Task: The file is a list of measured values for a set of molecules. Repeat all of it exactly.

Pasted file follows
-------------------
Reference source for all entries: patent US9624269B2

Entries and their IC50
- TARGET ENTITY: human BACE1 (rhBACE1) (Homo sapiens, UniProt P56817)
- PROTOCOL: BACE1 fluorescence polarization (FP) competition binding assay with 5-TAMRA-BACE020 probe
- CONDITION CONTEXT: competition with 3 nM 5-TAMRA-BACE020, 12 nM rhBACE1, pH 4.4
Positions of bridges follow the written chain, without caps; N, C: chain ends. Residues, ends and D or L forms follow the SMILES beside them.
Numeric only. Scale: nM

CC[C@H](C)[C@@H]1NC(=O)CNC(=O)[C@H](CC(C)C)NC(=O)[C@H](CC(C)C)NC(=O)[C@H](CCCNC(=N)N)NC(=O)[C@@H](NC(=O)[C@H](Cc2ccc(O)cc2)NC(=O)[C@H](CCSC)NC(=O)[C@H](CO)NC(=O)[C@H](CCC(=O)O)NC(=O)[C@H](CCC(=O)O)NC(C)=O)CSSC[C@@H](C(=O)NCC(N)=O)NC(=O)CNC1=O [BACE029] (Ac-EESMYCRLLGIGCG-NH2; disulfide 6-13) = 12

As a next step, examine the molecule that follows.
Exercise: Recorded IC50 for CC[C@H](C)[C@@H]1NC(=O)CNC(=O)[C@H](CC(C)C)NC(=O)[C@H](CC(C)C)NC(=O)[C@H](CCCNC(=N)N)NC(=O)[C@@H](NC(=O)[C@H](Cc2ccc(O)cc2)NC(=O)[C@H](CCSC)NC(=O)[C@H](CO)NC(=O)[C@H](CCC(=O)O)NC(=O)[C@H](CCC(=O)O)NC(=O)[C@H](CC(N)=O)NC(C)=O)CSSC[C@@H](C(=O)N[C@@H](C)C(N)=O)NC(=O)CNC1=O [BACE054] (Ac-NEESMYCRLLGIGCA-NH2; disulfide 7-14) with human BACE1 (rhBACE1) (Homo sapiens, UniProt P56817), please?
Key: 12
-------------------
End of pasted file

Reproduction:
Reference source for all entries: patent US9624269B2

Entries and their IC50
- TARGET ENTITY: human BACE1 (rhBACE1) (Homo sapiens, UniProt P56817)
- PROTOCOL: BACE1 fluorescence polarization (FP) competition binding assay with 5-TAMRA-BACE020 probe
- CONDITION CONTEXT: competition with 3 nM 5-TAMRA-BACE020, 12 nM rhBACE1, pH 4.4
Positions of bridges follow the written chain, without caps; N, C: chain ends. Residues, ends and D or L forms follow the SMILES beside them.
Numeric only. Scale: nM

CC[C@H](C)[C@@H]1NC(=O)CNC(=O)[C@H](CC(C)C)NC(=O)[C@H](CC(C)C)NC(=O)[C@H](CCCNC(=N)N)NC(=O)[C@@H](NC(=O)[C@H](Cc2ccc(O)cc2)NC(=O)[C@H](CCSC)NC(=O)[C@H](CO)NC(=O)[C@H](CCC(=O)O)NC(=O)[C@H](CCC(=O)O)NC(C)=O)CSSC[C@@H](C(=O)NCC(N)=O)NC(=O)CNC1=O [BACE029] (Ac-EESMYCRLLGIGCG-NH2; disulfide 6-13) = 12

As a next step, examine the molecule that follows.
Exercise: Recorded IC50 for CC[C@H](C)[C@@H]1NC(=O)CNC(=O)[C@H](CC(C)C)NC(=O)[C@H](CC(C)C)NC(=O)[C@H](CCCNC(=N)N)NC(=O)[C@@H](NC(=O)[C@H](Cc2ccc(O)cc2)NC(=O)[C@H](CCSC)NC(=O)[C@H](CO)NC(=O)[C@H](CCC(=O)O)NC(=O)[C@H](CCC(=O)O)NC(=O)[C@H](CC(N)=O)NC(C)=O)CSSC[C@@H](C(=O)N[C@@H](C)C(N)=O)NC(=O)CNC1=O [BACE054] (Ac-NEESMYCRLLGIGCA-NH2; disulfide 7-14) with human BACE1 (rhBACE1) (Homo sapiens, UniProt P56817), please?
Key: 12